Interfaith Youth Core founder to speak about uniting to serve common good
October 25, 2011
Lisle, Illinois ~ So many young people die in the name of God, why do so few serve in the name of God?
While attending an interfaith conference at Stanford University in 1998 with a small group of peers, Ebrahim "Eboo" Patel started to ask himself two questions: Why do so many stories about religion feature young people fighting in the name of God, and why isn't there a huge movement of young people from different faiths working together to apply the core values of all faiths-service to others?
Patel decided that it was time for a new movement of interfaith youth to provide service to others. He formed the Interfaith Youth Core (IFYC) in order to bring young people from different faith communities together to work in social action projects, fostering cooperation instead of conflict among youth of diverse religious beliefs.
Patel, a Chicago native and University of Illinois graduate, will address the topic of "Acts of Faith: Interfaith Leadership in a Time of Global Religious Crisis" at 7:30 p.m. on Thursday, November 10, in the Fireside Lounge located in the Krasa Student Center at Benedictine University.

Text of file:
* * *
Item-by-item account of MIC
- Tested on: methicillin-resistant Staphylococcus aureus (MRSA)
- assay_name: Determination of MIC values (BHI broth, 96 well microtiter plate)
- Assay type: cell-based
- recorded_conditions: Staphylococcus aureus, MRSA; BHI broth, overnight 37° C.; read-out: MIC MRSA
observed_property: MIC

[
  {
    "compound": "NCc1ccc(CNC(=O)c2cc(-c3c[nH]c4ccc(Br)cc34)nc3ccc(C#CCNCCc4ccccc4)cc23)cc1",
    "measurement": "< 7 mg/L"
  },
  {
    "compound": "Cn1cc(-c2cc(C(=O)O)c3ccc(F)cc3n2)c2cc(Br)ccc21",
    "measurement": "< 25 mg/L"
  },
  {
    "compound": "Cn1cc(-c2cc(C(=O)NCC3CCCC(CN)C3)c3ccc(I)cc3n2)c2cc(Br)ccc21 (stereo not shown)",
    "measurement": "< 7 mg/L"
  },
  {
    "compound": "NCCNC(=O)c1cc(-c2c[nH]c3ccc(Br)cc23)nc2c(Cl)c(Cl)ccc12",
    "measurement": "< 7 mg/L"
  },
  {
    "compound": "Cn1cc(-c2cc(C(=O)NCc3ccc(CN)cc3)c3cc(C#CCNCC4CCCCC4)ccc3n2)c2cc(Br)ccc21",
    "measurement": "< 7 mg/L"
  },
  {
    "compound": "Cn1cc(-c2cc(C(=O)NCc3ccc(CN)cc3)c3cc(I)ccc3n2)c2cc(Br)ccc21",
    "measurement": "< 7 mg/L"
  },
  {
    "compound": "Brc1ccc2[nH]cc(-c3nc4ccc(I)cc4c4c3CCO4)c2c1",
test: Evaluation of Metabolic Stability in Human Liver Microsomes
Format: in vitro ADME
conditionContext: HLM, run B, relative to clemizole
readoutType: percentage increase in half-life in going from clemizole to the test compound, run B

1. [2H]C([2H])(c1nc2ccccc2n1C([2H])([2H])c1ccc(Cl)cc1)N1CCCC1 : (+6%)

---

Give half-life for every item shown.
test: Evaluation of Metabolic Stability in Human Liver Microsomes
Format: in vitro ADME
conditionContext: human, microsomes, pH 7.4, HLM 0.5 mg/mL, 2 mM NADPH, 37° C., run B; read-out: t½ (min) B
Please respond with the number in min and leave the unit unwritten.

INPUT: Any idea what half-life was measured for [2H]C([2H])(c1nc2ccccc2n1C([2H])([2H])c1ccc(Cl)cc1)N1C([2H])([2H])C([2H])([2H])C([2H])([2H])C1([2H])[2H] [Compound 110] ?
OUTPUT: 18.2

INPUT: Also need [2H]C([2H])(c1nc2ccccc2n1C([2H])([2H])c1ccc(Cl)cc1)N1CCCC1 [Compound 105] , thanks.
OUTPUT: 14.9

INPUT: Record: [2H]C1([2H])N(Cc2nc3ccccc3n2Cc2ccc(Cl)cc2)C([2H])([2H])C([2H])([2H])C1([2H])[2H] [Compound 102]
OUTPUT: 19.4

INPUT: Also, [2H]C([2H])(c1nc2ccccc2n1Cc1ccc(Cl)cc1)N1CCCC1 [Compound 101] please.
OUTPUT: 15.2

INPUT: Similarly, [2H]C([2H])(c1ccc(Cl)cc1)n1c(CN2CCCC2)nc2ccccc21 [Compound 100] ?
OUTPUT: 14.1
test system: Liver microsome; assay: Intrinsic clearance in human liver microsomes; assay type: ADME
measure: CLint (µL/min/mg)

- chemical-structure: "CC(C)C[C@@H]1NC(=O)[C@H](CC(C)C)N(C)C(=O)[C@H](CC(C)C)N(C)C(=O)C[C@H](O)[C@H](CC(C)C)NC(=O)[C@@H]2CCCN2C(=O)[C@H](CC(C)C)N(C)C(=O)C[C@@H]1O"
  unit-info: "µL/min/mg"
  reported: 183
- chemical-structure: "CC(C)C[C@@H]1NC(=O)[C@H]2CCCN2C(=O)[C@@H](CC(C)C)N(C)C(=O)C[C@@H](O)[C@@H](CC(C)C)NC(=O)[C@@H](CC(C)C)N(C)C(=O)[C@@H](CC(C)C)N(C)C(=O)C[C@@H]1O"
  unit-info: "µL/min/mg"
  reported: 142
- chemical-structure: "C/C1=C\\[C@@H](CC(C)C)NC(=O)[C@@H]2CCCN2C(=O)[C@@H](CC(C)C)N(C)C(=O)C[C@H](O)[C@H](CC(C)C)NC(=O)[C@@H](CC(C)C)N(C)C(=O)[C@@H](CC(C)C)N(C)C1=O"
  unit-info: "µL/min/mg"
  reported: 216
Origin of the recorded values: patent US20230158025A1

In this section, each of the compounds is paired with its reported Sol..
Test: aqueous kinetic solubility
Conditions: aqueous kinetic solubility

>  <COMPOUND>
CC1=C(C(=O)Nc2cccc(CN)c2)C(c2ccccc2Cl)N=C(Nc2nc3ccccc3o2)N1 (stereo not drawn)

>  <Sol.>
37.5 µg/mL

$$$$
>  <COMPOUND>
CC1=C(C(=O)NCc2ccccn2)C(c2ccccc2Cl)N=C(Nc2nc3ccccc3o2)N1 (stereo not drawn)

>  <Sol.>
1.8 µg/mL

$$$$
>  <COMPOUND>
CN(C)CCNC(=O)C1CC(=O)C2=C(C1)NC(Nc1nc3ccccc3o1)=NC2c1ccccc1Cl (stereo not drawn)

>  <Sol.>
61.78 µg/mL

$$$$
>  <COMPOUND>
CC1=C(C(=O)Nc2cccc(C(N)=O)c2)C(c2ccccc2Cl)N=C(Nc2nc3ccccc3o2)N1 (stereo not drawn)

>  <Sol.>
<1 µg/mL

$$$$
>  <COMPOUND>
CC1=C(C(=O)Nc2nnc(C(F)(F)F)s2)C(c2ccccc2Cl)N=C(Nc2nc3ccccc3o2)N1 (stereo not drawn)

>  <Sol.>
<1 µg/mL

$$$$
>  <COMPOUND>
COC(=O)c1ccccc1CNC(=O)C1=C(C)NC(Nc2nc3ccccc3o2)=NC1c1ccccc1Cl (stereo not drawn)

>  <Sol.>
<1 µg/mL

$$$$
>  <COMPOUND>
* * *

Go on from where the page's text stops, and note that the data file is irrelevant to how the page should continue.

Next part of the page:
Patel's foundation has become a national movement. One hundred forty colleges are now participating to encourage college students to become advocates for religious pluralism and interfaith understanding. Programs involve social action projects addressing problems ranging from homelessness and hunger to education.
Patel will use examples from legendary activists such as Martin Luther King Jr., Mahatma Gandhi, and Dorothy Day to focus on how we can lead our communities of faith to work with people from different religious and philosophical backgrounds to serve the common good.
Patel is a Rhodes Scholar who earned a Ph.D. in the Sociology of Religion from Oxford University. He has been recognized by US News & World Report® as one of "America's Best Leaders of 2009," makes regular contributions to the Washington Post, USA Today and CNN, and has served on President Obama's Inaugural Advisory Council of the White House Office Faith-based and Neighborhood Partnerships.